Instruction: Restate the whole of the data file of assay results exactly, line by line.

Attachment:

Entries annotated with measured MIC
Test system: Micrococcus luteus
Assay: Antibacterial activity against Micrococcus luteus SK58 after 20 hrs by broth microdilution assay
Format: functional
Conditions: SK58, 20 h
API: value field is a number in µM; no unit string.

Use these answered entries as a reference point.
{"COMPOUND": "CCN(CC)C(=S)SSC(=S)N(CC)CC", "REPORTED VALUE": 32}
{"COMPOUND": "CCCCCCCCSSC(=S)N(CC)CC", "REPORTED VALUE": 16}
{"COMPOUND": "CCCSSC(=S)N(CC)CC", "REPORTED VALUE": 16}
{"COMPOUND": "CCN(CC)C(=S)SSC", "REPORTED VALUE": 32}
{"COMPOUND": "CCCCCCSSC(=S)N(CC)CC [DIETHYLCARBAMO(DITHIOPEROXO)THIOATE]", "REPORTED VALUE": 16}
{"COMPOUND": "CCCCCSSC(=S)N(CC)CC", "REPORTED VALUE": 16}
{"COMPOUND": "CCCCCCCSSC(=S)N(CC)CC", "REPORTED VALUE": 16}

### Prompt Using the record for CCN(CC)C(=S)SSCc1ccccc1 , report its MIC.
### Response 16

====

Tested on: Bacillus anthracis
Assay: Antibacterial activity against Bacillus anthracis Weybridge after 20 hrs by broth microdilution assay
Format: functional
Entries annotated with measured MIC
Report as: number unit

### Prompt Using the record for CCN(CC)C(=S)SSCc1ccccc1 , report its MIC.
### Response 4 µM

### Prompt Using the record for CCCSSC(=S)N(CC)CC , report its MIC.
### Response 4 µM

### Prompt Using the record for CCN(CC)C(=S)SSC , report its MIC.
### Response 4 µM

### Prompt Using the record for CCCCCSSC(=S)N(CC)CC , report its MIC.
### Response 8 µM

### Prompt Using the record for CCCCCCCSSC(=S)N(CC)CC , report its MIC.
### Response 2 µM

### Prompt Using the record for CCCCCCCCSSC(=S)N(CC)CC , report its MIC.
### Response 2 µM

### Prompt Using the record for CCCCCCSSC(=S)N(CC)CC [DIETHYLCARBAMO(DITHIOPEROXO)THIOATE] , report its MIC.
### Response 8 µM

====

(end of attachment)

Entries annotated with measured MIC
Test system: Micrococcus luteus
Assay: Antibacterial activity against Micrococcus luteus SK58 after 20 hrs by broth microdilution assay
Format: functional
Conditions: SK58, 20 h
API: value field is a number in µM; no unit string.

Use these answered entries as a reference point.
{"COMPOUND": "CCN(CC)C(=S)SSC(=S)N(CC)CC", "REPORTED VALUE": 32}
{"COMPOUND": "CCCCCCCCSSC(=S)N(CC)CC", "REPORTED VALUE": 16}
{"COMPOUND": "CCCSSC(=S)N(CC)CC", "REPORTED VALUE": 16}
{"COMPOUND": "CCN(CC)C(=S)SSC", "REPORTED VALUE": 32}
{"COMPOUND": "CCCCCCSSC(=S)N(CC)CC [DIETHYLCARBAMO(DITHIOPEROXO)THIOATE]", "REPORTED VALUE": 16}
{"COMPOUND": "CCCCCSSC(=S)N(CC)CC", "REPORTED VALUE": 16}
{"COMPOUND": "CCCCCCCSSC(=S)N(CC)CC", "REPORTED VALUE": 16}

### Prompt Using the record for CCN(CC)C(=S)SSCc1ccccc1 , report its MIC.
### Response 16

====

Tested on: Bacillus anthracis
Assay: Antibacterial activity against Bacillus anthracis Weybridge after 20 hrs by broth microdilution assay
Format: functional
Entries annotated with measured MIC
Report as: number unit

### Prompt Using the record for CCN(CC)C(=S)SSCc1ccccc1 , report its MIC.
### Response 4 µM

### Prompt Using the record for CCCSSC(=S)N(CC)CC , report its MIC.
### Response 4 µM

### Prompt Using the record for CCN(CC)C(=S)SSC , report its MIC.
### Response 4 µM

### Prompt Using the record for CCCCCSSC(=S)N(CC)CC , report its MIC.
### Response 8 µM

### Prompt Using the record for CCCCCCCSSC(=S)N(CC)CC , report its MIC.
### Response 2 µM

### Prompt Using the record for CCCCCCCCSSC(=S)N(CC)CC , report its MIC.
### Response 2 µM

### Prompt Using the record for CCCCCCSSC(=S)N(CC)CC [DIETHYLCARBAMO(DITHIOPEROXO)THIOATE] , report its MIC.
### Response 8 µM

====